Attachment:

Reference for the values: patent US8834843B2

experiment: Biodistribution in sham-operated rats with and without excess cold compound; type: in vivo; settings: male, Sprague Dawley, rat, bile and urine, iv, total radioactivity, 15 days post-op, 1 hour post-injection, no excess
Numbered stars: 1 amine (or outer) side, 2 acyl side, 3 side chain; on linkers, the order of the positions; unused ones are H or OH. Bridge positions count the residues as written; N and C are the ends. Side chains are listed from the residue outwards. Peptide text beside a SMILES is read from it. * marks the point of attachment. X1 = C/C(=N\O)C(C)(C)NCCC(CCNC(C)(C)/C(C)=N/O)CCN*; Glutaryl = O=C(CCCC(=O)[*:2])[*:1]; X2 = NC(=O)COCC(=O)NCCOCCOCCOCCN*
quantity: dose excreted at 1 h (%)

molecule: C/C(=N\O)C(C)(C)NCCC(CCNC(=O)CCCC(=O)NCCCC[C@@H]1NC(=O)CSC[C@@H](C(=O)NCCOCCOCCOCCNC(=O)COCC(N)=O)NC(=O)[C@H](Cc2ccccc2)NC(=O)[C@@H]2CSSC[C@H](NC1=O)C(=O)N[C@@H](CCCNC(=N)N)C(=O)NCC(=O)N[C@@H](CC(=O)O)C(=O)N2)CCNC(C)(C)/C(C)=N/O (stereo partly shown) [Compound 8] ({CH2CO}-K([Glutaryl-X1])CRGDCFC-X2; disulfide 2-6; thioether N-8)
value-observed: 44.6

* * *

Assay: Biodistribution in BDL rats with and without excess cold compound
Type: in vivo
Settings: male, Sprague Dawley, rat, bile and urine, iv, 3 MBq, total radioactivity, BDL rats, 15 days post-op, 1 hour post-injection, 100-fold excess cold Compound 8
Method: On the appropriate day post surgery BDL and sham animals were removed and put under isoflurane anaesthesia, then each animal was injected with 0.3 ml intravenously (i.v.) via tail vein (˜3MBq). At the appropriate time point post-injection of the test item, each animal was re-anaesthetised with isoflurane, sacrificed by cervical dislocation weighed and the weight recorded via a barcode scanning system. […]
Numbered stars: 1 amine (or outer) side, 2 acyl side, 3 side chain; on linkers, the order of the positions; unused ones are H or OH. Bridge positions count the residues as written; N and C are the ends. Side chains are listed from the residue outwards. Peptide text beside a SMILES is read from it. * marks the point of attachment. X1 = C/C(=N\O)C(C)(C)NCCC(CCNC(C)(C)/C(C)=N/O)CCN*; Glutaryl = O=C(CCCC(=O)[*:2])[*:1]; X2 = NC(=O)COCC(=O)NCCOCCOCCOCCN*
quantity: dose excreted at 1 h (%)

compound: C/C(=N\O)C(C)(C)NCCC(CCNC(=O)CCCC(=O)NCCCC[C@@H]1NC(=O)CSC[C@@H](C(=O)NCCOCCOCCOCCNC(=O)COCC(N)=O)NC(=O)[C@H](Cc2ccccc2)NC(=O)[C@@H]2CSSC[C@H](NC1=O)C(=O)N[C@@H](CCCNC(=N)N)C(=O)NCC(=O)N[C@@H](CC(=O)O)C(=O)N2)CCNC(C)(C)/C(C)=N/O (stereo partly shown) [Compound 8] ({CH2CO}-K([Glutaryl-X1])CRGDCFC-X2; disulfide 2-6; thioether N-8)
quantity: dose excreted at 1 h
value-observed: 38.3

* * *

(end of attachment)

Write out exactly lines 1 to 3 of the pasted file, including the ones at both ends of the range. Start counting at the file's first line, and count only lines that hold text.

Reference for the values: patent US8834843B2

experiment: Biodistribution in sham-operated rats with and without excess cold compound; type: in vivo; settings: male, Sprague Dawley, rat, bile and urine, iv, total radioactivity, 15 days post-op, 1 hour post-injection, no excess
Numbered stars: 1 amine (or outer) side, 2 acyl side, 3 side chain; on linkers, the order of the positions; unused ones are H or OH. Bridge positions count the residues as written; N and C are the ends. Side chains are listed from the residue outwards. Peptide text beside a SMILES is read from it. * marks the point of attachment. X1 = C/C(=N\O)C(C)(C)NCCC(CCNC(C)(C)/C(C)=N/O)CCN*; Glutaryl = O=C(CCCC(=O)[*:2])[*:1]; X2 = NC(=O)COCC(=O)NCCOCCOCCOCCN*